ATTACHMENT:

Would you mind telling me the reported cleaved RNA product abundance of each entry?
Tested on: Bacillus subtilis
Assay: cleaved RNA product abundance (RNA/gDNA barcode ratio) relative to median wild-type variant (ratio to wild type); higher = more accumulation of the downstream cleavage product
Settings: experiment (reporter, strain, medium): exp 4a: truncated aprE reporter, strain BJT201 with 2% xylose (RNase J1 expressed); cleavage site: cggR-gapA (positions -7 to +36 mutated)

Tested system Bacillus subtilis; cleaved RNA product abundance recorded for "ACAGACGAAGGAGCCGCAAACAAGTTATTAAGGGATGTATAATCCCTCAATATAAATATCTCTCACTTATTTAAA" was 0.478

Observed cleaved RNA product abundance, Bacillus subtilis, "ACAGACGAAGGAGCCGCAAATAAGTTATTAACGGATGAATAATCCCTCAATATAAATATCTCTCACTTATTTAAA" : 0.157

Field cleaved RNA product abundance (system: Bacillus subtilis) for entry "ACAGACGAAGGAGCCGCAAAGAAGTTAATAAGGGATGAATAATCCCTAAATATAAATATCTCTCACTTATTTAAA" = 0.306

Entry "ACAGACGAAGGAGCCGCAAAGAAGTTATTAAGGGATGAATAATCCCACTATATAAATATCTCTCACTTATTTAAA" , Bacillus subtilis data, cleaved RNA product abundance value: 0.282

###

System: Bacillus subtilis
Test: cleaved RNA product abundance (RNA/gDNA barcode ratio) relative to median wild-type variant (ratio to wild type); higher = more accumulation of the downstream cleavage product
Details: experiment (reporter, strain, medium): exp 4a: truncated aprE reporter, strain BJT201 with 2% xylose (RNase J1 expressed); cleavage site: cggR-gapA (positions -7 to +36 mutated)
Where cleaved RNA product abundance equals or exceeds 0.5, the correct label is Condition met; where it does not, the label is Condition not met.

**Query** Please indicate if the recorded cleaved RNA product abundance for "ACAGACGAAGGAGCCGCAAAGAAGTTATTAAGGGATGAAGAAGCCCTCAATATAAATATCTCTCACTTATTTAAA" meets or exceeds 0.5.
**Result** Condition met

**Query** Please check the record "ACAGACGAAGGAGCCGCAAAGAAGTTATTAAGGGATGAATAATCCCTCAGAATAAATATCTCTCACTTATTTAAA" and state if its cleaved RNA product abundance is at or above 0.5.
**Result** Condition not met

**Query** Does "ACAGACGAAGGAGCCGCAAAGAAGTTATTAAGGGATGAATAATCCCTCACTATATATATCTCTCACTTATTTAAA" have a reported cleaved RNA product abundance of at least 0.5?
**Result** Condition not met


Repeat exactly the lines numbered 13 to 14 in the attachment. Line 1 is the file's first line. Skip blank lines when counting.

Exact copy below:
Where cleaved RNA product abundance equals or exceeds 0.5, the correct label is Condition met; where it does not, the label is Condition not met.

**Query** Please indicate if the recorded cleaved RNA product abundance for "ACAGACGAAGGAGCCGCAAAGAAGTTATTAAGGGATGAAGAAGCCCTCAATATAAATATCTCTCACTTATTTAAA" meets or exceeds 0.5.